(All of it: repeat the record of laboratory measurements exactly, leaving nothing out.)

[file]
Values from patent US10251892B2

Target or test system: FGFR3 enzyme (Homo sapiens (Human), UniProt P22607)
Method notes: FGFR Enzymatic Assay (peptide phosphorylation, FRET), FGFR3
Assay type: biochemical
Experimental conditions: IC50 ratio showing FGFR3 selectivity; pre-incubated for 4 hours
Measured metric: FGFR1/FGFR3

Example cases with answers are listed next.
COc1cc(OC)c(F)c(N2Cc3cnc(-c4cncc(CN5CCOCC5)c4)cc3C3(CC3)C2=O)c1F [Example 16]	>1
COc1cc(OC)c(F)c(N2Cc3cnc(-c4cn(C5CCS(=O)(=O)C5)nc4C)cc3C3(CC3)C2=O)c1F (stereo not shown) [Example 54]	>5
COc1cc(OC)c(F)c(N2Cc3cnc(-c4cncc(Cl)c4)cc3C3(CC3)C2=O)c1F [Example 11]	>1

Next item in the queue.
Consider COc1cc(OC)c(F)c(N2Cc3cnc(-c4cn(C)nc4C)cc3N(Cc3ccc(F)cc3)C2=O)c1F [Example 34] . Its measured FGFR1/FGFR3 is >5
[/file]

Values from patent US10251892B2

Target or test system: FGFR3 enzyme (Homo sapiens (Human), UniProt P22607)
Method notes: FGFR Enzymatic Assay (peptide phosphorylation, FRET), FGFR3
Assay type: biochemical
Experimental conditions: IC50 ratio showing FGFR3 selectivity; pre-incubated for 4 hours
Measured metric: FGFR1/FGFR3

Example cases with answers are listed next.
COc1cc(OC)c(F)c(N2Cc3cnc(-c4cncc(CN5CCOCC5)c4)cc3C3(CC3)C2=O)c1F [Example 16]	>1
COc1cc(OC)c(F)c(N2Cc3cnc(-c4cn(C5CCS(=O)(=O)C5)nc4C)cc3C3(CC3)C2=O)c1F (stereo not shown) [Example 54]	>5
COc1cc(OC)c(F)c(N2Cc3cnc(-c4cncc(Cl)c4)cc3C3(CC3)C2=O)c1F [Example 11]	>1

Next item in the queue.
Consider COc1cc(OC)c(F)c(N2Cc3cnc(-c4cn(C)nc4C)cc3N(Cc3ccc(F)cc3)C2=O)c1F [Example 34] . Its measured FGFR1/FGFR3 is >5